We had a few snags along the way, and probably would have enjoyed the experience a little more if we had planned it out a little better.  Don't get me wrong, we had a great time and even though we don't want to admit it now, we'd probably do it again.  It was hard at times having the 5th wheel, because we had to go off course to meet up since it was against the rules.  We also spent a lot of time searching through stuff in the Excursion, because it was a car full of guys and got quite messy.  I'm still missing a few things in fact!  I will say, though, that the goody bags were extremely lame, as well as the finish line amenities.  We spent a lot of time trying to figure out what exactly we paid for...the roads weren't closed so there wasn't any police to pay for (only a couple were out at night), we only saw 4 water stations on the course, and those were manned with volunteers, and the stuff we did see at the major exchanges (the exchanges where not only runners switched off, but the vans switched) was most likely donated.  I've seen better stuff at 5k's!  Even still, I'm glad I did it and would consider doing it again in the future.  I guess the only question now is, where do I get my Ragnar tattoo?

Sunday, February 27, 2011

IMAZ Training - Week 5

I know I said I'd post my weekly training on Saturdays, but I was a little preoccupied with running 21+ miles this weekend from Wickenburg to Tempe.  So please forgive me.  Better late than never, right?

Week 4 was a bit of a disaster, I guess.  I got in a good bike ride, a great run, two swims, and then I had the Ragnar Relay.  So, it wasn't a disaster, I just didn't get in the bike rides that I was hoping.  Oh well.  No point in dwelling on it, just gotta move forward!  I'll have a post about the Ragnar race in another day or two.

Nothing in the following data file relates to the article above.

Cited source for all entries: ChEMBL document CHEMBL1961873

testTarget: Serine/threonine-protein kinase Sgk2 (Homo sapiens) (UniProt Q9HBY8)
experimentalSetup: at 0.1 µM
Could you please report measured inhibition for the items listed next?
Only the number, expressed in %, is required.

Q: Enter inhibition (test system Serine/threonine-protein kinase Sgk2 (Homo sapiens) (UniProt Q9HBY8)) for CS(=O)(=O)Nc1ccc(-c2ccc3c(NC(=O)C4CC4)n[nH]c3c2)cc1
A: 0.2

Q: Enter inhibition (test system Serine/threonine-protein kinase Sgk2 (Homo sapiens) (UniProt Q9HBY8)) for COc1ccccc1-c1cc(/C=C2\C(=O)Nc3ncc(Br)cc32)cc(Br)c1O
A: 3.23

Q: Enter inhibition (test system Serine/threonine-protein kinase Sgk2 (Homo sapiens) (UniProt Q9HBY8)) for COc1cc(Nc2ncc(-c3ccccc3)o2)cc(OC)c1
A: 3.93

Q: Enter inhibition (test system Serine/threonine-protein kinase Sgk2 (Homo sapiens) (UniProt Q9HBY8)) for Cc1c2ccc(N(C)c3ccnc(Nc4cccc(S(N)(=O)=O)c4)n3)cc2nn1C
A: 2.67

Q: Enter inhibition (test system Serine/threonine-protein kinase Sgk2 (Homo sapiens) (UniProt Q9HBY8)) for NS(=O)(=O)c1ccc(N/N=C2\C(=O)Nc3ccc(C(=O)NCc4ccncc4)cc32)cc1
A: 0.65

Welcome to the PREP phase!  What does that mean?  Not much really, just a slight increase in weekly training hours.  This first week of the PREP phase is a testing week though.  I'll be doing a test in each sport to get a baseline as to where my fitness is at.  Here's how the week looks:

Sunday - rest day (good thing because I wrote this post Sunday night!)
Monday - Bike Test.  This test is going to be a Trainer Time Trial.  It is a 5 mile test @ 9-11 bpm below my lactate threshold, which puts my goal heart rate at about 146-155 bpm for this test.  It's also done using one gear for the entire test.
Tuesday - Swim - Nice and easy for 1:00.
Wednesday - Run Test.  This is a 1 mile time trial done very similar to the bike...9-11 bpm below my lactate threshold, however, HR is sort of unreliable at such a short distance.  So instead, I will be using Rate of Perceived Exertion (RPE) and will be just below my max.  Swim - easy swim for 30 minutes.
Thursday - Bike - 1:30 easy zone 2 biking with varying gears and single-leg drills.
Friday - Swim Test.  Swim 10x100m (2 laps) with :10 rest interval at max effort.  Run - easy thirty minute run.
Saturday - Bike - 2:00 of easy biking, staying in zone 2 or low zone 3.

Next week I'll get back to the normal schedule, with slightly longer workouts.  Should be fun!

Friday, February 25, 2011

Ragnar Sun

As you most likely were able to gather from a previous post of mine, I'm pretty much bilingual.  And to show off my translating skills again, I went ahead and translated the name of this weekend's race to a more understandable English version...Ragnar Sun (originally known as Ragnar Del Sol).  You can thank me later.

I agreed to do this race on somewhat of a whim.  A guy I work with called me up and said he was trying to put together a "public safety" team for this ridiculous foot race.  I agreed to do it because it sounded like fun.  Originally, I was assigned to run first in the rotation.  This would have put me at 18.8 miles total.  Well, due to some other participants canceling and having to be replaced by others, I'm now running third in the rotation.  No big deal, except I now run the most out of anyone on the team, topping out at 21 miles.  Which, isn't much farther that I was planning on running.